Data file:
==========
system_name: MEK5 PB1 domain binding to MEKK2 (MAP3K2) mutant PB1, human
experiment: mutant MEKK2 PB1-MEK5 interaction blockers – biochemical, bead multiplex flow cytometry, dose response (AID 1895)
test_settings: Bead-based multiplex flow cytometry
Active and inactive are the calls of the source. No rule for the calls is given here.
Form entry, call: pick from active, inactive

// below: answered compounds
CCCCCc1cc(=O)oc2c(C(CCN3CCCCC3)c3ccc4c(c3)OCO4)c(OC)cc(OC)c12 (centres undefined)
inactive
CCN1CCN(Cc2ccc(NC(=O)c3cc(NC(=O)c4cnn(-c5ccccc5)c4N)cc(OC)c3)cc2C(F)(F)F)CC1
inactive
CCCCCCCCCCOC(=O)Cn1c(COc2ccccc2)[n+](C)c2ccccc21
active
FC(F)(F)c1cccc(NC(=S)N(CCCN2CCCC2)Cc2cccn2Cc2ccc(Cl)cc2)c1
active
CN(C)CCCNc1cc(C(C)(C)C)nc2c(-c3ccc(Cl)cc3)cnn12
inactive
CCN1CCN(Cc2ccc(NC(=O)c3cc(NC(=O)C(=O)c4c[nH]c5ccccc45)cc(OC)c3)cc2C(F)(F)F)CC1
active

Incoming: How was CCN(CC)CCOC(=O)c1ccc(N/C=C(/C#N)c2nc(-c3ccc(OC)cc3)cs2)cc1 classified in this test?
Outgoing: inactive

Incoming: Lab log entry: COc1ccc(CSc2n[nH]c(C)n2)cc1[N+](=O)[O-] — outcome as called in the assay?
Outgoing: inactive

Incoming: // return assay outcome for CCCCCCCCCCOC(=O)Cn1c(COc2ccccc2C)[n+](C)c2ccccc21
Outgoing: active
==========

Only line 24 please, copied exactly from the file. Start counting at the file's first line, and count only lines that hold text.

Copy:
Outgoing: active